Seriously. Outlining your class will be the biggest thing to let you organize your thoughts, make sure you're going to cover things in order and not skip anything, and keep you on track. It's a really big deal. Once you've done that though, we need to work on applying it. To do that, we need to...

Practice Teaching Your Class

Everything gets better with practice, right? Here's where we accomplish a lot of things at once - we'll test run the material for time, we'll get comfortable with talking about it all out loud, and eventually we'll get comfortable with people staring at us while we teach.

The first thing you'll want to do is set a timer to 50 minutes. I know, you've got an hour for the class! Doesn't matter. Take 50 minutes. You want to leave time for questions at the end of the class, questions during the class, and time spent while your students stand up with their swords and work through things that you're teaching them. Ten minutes for that is - at least for me - a pretty reasonable toss at the dart board to begin with.

Now stand by yourself in a room and start teaching. 

Yeah, by yourself. Not in front of a mirror or anything, and not with people around. Just stand up and start working through the class out loud. You're going for two big things here - you're checking for time, and you're working on just getting comfortable talking like you're a teacher and covering the material at a nice easy pace.

If you're anything like a lot of people I know, you might notice that you're really speeding through and talking pretty quickly. Pay attention to this, and just relax and stay casual. You may also notice as you do this a couple times that you'll develop turns of phrase that you use to explain concepts out loud. Saying all these things out loud really is different than just going through it all inside your head - you want to really tie the physical parts of standing naturally, speaking clearly, and covering the material together.

(As an aside, this is something that you can do through your whole career - I find myself talking through teaching small snippets and concepts to get my head around them while I'm driving, or walking around doing chores by myself. Just the act of speaking out loud helps solidify how I'm going to explain them to a class.)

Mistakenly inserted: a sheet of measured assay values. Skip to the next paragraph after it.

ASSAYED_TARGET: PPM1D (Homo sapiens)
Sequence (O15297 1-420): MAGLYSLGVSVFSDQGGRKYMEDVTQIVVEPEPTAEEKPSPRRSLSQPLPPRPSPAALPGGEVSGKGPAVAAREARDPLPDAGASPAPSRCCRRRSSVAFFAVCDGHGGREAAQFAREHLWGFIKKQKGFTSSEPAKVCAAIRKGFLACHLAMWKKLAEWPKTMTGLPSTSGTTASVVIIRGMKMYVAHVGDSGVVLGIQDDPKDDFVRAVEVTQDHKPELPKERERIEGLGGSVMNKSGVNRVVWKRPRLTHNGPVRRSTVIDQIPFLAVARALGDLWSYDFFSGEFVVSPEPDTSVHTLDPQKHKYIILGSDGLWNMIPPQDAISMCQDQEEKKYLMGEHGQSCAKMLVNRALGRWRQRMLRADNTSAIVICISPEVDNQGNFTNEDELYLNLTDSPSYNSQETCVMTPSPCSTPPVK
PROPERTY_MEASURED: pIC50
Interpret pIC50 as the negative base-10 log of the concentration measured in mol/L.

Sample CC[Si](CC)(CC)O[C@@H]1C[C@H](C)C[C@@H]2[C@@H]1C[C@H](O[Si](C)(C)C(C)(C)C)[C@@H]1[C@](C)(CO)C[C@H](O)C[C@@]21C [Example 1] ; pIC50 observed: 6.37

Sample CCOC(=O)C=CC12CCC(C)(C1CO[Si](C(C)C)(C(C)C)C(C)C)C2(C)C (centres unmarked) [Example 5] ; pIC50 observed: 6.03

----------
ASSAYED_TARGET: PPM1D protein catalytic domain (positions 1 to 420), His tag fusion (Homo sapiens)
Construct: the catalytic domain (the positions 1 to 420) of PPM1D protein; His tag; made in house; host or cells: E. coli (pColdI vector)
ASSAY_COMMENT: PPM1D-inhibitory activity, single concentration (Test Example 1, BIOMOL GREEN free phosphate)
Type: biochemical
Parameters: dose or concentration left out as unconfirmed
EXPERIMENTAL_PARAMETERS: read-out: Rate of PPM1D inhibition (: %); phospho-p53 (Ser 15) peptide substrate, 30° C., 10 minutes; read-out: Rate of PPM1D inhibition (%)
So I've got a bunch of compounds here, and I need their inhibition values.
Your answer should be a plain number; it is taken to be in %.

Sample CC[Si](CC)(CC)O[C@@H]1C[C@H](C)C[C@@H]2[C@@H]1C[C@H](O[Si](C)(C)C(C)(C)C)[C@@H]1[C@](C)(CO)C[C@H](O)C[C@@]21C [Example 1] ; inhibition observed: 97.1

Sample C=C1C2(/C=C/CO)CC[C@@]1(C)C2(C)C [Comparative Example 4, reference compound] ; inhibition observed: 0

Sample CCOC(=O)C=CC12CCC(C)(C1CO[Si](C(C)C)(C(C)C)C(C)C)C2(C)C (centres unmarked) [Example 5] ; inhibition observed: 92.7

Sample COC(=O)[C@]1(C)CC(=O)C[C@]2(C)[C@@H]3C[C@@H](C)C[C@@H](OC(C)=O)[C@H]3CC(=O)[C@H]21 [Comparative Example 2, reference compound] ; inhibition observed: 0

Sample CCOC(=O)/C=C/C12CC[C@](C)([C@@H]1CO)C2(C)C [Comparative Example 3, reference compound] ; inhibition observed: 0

Do this a couple of times. Pay attention to the timer, but don't get too stressed about it. You're mostly doing that to make sure you don't run over or under by a huge amount - a minute or two in either direction isn't all that big a deal. It's easy to go over and try to pack too much material into an introductory class though, so be prepared to find a better, earlier, ending point. Don't be afraid to reorganize and trim down your outline and come back to this! You should find that it'll get easier to work through everything verbally after a couple practices. That's when it's time to find a couple friends.

This is when you teach the whole class to some friends. Usually four is a good number if you can get that many - it'll let you pair up people if that's helpful for practicing things, but it's also just large enough to force you to move between students and not just focus on a single pair.

Remember to teach them like you don't know them, and this time set the timer to the full 60 minutes. Talk to your friends afterwards, and talk about how well you communicated, time spent on various concepts, and other broad issues like that. There'll probably be a bunch of nitpicky things to fix too, but this isn't about those - we just want to get you to the point where you can make it through your class.

Go And Do It!

You've done your prep! Outline in hand, clock or timer somewhere (there's never one in a teaching area when you want one), you've talked to yourself a whole lot about what you're teaching, and you're pretty confident talking in front of some friends. Go out and do the thing!

A Few Last Tips